4.7 Multi-Regime States of Extreme Behavior of Arctic Atmospheric Circulation

Monday, 29 April 2013: 5:15 PM
South Room (Renaissance Seattle Hotel)
Brandon J. Fisel, Iowa State University, Ames, IA; and W. J. Gutowski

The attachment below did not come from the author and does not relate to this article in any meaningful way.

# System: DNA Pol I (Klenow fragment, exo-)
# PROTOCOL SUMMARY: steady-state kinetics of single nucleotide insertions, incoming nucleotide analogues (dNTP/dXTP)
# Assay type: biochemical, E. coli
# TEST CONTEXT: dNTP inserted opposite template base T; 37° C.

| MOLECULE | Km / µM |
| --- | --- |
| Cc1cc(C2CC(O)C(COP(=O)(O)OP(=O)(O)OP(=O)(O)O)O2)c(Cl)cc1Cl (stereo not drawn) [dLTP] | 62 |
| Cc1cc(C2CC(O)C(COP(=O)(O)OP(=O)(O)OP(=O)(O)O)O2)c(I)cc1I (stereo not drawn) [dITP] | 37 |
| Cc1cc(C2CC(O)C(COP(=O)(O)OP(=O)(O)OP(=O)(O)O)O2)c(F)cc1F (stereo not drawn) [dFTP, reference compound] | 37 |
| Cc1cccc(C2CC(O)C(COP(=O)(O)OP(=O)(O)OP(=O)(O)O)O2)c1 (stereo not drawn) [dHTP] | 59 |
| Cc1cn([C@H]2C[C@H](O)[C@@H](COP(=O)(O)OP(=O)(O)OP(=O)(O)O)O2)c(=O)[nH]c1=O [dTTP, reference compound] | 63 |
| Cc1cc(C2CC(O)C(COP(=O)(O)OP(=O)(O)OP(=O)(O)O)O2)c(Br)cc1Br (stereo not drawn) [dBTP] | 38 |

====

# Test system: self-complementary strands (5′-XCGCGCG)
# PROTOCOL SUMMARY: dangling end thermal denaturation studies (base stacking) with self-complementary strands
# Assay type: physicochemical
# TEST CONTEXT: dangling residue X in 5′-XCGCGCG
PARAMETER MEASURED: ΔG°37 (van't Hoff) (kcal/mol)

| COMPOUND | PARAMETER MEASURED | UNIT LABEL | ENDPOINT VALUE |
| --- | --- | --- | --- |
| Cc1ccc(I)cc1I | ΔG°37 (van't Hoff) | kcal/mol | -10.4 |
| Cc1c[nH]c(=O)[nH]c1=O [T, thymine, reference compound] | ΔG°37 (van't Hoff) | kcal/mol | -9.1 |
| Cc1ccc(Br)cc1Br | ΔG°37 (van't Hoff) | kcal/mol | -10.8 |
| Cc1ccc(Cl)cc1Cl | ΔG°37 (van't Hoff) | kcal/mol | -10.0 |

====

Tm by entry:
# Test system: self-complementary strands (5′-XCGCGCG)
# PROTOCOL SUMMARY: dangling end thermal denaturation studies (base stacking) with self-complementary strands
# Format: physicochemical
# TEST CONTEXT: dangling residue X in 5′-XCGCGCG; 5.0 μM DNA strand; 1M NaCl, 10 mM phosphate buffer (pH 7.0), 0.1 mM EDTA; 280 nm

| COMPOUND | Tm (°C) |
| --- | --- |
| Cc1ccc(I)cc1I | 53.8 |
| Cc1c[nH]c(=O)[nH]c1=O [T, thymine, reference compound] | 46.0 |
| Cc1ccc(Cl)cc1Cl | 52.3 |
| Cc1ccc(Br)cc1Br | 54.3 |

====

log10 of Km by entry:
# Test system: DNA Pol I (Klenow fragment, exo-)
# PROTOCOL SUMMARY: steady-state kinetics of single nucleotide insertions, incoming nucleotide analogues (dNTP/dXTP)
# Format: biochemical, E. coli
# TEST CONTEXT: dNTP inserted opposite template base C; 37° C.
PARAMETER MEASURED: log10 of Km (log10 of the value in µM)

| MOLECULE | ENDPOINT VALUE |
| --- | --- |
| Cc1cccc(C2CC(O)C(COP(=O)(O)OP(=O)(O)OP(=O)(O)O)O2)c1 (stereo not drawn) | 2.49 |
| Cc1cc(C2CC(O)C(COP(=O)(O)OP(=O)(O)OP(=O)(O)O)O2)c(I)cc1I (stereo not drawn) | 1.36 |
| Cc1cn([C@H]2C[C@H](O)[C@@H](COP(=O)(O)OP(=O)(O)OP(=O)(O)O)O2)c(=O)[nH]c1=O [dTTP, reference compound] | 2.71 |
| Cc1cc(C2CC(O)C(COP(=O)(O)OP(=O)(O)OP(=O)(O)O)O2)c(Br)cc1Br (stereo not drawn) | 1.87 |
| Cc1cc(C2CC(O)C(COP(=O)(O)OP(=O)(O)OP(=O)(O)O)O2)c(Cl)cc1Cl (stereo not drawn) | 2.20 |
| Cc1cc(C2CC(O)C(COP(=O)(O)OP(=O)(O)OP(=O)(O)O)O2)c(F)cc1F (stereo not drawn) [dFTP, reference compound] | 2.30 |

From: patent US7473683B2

The arctic circulation can develop multiple dynamical regimes, which has implications for the predictability of arctic weather. From previous studies of ensemble simulations of June – December 2007, we found that multiple regimes occur more (less) with greater (smaller) sea-ice area present, as the interactive ice surface allows the modeled atmosphere to have more freedom in its variability. In this study, we expand our analysis of regime behavior to 17 years (1991 – 2007) using six CORDEX ensemble simulations to examine if the same seasonal regime behavior occurs over longer time periods, and to understand whether this behavior becomes more persistent in recent years when sea ice is rapidly declining. We also analyze temperature extremes to understand the occurrence of extreme behavior in regime modes. Our results show there is a tendency for warm (cold) extreme behavior to be preferred with 1- (2-) regime behavior. The regime and extreme behavior as uncovered through this work has implications for the predictability of the future arctic weather extremes as summer ice cover wanes.
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